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Our primary directive at CDTV is to encourage you to learn as much as possible about HDTV. One of the best ways is to read and understand as much as you can from the CDTV consumer web site. Understanding what is happening to the consumer/TV viewer will go a long way to understanding what is driving broadcasters

Unless you’ve been filming in the Himalayas for the past 5 years, you must have seen that HDTV sets are pretty much dominating the electronics stores and have been doing so for the past few years. In Canada the trend has been to bigger, better TV sets, mostly widescreen (16:9) units. In fact, well over 50% of Sony’s TV sales in Canada are widescreen HD sets. This trend has been coming on strong for over 5 years, fueled by new, lower priced and advanced technologies such as DLP, and significant price drops in LCD and plasma displays  This trend is showing no signs of slowing down, and indicates that there is a lrge embedded base of consumers ready for HD production.

The Broadcast world is changing and so must you! …HD is the new world standard!

The broadcast world is changing rapidly andthere is no going back.  When the ATSC  committee in the US set the new standard for digital HD broadcasting in 1999, it was only a matter of time before a complete transition happened. While one might think of this as a slow migration, it’s quite an impressive transition when you consider the many changes that have had to happen in a short time to get us where we are today.

1) Broadcast and production formats approved
2) Stations are upgrading equipment
3) Distributors have changed to manage double carriage
4) Consumers are buying HD sets in great numbers
5) Producers now have to create HD programs

Add to this the fact that the major transition to HD has already happened to broadcasters in the United States and one can clearly see that a complete transition or migration is not far away. In fact, the American FCC has established a drop-dead date of April 2009 for analogue (NTSC) broadcasts.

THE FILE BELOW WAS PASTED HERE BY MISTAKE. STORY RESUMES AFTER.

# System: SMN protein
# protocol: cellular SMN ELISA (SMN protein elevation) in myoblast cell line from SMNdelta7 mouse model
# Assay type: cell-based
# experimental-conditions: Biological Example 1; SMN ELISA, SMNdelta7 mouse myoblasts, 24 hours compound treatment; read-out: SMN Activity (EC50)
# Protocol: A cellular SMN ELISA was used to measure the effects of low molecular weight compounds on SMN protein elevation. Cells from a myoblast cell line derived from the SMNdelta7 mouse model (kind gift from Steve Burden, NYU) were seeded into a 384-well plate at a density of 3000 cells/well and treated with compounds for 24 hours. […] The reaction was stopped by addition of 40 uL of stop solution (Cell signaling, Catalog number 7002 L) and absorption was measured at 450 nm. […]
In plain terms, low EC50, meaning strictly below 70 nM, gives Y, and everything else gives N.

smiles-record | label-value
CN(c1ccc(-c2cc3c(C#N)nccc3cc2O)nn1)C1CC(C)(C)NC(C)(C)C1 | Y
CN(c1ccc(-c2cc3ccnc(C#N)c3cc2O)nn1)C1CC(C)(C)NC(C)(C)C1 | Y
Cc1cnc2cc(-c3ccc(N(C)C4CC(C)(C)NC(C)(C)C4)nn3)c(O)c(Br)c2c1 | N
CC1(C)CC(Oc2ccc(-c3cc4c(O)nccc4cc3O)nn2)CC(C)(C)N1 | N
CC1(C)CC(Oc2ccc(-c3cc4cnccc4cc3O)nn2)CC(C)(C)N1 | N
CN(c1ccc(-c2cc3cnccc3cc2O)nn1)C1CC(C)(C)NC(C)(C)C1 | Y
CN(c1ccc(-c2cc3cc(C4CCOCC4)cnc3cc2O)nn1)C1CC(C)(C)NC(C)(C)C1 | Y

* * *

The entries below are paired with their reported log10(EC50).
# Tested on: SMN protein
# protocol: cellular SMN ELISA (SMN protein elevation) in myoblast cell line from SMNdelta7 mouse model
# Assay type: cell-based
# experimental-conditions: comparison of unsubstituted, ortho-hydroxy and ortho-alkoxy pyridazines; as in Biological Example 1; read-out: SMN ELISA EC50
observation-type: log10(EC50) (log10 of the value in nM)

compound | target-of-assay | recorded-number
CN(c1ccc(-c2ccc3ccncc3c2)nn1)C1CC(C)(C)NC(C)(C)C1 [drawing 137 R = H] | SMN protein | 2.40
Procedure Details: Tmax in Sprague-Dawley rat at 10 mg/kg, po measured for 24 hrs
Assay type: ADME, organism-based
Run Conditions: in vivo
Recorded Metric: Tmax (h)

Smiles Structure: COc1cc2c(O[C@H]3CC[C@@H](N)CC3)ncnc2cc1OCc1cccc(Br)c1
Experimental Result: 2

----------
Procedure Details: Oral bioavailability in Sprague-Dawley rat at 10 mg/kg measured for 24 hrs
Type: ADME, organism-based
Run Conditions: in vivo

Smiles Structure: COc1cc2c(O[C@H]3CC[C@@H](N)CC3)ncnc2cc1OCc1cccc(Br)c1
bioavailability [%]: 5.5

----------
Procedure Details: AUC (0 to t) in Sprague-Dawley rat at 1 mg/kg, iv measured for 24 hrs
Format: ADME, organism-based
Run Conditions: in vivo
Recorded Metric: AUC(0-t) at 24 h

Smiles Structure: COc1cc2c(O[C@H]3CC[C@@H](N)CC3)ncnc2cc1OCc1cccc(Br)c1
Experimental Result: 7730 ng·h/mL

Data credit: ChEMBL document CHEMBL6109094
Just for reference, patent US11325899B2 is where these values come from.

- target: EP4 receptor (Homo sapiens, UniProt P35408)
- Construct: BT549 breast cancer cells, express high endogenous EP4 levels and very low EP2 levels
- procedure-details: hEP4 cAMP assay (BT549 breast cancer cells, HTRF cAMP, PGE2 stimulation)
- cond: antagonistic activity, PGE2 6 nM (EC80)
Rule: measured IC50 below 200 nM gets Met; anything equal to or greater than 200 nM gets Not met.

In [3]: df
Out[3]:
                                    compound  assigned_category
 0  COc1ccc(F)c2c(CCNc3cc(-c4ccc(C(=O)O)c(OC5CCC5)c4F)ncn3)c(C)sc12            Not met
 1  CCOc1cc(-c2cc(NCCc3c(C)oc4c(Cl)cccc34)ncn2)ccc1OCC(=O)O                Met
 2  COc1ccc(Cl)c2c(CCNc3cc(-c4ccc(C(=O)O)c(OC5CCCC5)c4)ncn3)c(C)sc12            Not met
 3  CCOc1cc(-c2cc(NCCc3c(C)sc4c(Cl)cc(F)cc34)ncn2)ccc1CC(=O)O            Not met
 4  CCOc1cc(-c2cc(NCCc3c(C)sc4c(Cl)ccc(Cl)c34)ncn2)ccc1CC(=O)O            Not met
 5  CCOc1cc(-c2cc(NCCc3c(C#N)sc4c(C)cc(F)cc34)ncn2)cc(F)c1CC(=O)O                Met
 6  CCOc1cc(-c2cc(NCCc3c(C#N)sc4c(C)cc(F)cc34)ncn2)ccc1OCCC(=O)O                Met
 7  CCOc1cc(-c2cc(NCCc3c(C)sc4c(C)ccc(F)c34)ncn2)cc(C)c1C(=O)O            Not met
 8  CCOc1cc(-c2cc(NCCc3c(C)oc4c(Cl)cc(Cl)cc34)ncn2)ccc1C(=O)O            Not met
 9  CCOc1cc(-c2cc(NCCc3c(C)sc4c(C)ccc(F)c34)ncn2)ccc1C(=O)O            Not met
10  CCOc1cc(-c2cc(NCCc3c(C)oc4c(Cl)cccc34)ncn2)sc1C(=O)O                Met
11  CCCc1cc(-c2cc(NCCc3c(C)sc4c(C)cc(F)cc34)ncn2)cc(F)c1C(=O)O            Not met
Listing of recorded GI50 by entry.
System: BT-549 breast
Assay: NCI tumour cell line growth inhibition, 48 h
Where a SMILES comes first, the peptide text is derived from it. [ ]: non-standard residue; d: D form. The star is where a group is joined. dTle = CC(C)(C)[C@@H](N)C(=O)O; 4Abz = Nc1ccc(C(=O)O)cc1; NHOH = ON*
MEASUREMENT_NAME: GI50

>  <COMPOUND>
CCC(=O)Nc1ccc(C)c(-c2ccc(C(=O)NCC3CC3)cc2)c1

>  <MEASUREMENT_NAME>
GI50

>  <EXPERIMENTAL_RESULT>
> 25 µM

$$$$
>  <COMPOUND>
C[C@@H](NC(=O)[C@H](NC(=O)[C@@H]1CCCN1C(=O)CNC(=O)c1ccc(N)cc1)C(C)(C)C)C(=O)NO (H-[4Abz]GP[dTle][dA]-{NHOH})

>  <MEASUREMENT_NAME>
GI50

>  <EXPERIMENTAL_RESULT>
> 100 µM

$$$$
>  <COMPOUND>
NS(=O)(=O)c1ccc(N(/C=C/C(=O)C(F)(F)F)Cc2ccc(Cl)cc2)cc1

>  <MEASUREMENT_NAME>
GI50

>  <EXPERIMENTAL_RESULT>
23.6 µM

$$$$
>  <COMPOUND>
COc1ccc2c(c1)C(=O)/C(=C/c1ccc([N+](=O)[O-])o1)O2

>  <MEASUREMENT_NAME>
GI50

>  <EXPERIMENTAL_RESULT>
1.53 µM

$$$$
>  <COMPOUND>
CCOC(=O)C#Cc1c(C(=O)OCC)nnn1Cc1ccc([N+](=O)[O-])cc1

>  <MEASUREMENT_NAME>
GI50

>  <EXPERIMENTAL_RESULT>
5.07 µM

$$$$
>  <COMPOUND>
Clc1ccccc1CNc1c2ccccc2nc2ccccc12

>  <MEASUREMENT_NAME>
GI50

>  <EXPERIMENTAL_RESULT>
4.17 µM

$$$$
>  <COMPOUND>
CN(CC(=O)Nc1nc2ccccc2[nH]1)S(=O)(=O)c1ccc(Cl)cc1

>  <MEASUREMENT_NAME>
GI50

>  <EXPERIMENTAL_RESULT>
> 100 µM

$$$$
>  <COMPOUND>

While technical issues of transmitting every channel in HD still remain, one thing remains constant: HD is very quickly becoming the new and real professional broadcast standard. Canadian Producers must be aware of this, whether or not your broadcaster asks for it today.

What is HDTV?

High Definition Television, or HDTV, delivers brilliant, high-resolution images in a wide-screen 16X9 format. Ideally suited for a big television, the quality of HDTV is truly outstanding. The key difference between new HDTV and the old analogue NTSC TV we were used to, is that the programs are delivered digitally - by cable, satellite or over-the air transmission. This eliminates the effects of interference, ghosting and noise, and assures perfect images on the screen.

These illustrations contrast HDTV images with those of conventional television, using screens of the same diagonal size. Notice how the wide screen of HDTV gives a better visualization, allowing “You are there” views of the full scene. Check the off-screen close-ups and see how HDTV delivers more of the crisp fine details that are blurs in conventional TV. The wide-screen format of HDTV is ideally suited for viewing movies and sports, as more of the action is visible and is in superior detail. Watching conventional TV will never be the same once you have experienced HDTV on a big wide-screen set.

HDTV includes Dolby Digital® coding to provide the capability for full surround sound through 5.1 channels, each feeding a separate loudspeaker, using home theatre amplifier. This gives a dramatic improvement in the quality of the sound and its impact, further reinforcing the “Being There” feeling for viewers and adding another exciting dimension to the HDTV Experience.

Remember: a program can only be considered HD if it was created, transmitted and displayed in HD, with a 16:9 aspect ratio, Dolby Digital audio, and either 720p or 1080i lines of resolution


HDTV and SDTV Compared

To better understand why you see such a crisp beautiful picture with HDTV, here are some key technical specification comparisons between "Standard Definition Television" (SDTV) and High Definition Television (HDTV).


Analogue Digital
Standard Definition
High Definition
Visible Pixel Count 253,000 +/- 480,000* 920,000 @ 720p
2,000,000+ @1080i
Horiz. Scanning Lines 480i 480i or 480 p 720p or 1080i
Aspect Ratio 4 x 3 4 x 3 or 16 x 9 16 x 9
Progressive Scan No Yes Yes
Interlaced Scan Yes Yes Yes
Audio 2 channel 2 channel digital ** Dolby Digital
Broadcast Formats 1 Analogue (NTSC) 12Digital Formats 6 Digital Formats
* Approx. total
** Off-air, certain cable and satellite services may offer 5.1 channels.
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